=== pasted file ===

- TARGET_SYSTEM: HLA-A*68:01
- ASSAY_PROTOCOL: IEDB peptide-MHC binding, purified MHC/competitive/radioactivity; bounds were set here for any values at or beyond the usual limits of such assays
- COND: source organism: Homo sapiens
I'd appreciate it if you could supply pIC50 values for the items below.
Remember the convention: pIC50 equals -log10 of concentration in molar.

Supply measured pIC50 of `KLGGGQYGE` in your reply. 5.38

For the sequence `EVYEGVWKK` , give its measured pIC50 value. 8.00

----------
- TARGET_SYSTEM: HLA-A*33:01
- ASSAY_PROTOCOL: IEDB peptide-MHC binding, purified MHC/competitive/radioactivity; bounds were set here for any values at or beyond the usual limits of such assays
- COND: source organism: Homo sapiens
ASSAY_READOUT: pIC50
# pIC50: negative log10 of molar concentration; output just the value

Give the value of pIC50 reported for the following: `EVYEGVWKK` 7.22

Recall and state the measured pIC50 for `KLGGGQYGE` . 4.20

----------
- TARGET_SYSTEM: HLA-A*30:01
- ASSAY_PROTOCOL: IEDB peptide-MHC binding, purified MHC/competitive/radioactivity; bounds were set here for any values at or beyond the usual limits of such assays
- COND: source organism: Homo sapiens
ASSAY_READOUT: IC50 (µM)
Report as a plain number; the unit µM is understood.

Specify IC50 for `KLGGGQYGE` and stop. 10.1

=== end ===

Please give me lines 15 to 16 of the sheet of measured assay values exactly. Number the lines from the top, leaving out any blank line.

Recall and state the measured pIC50 for `KLGGGQYGE` . 4.20

----------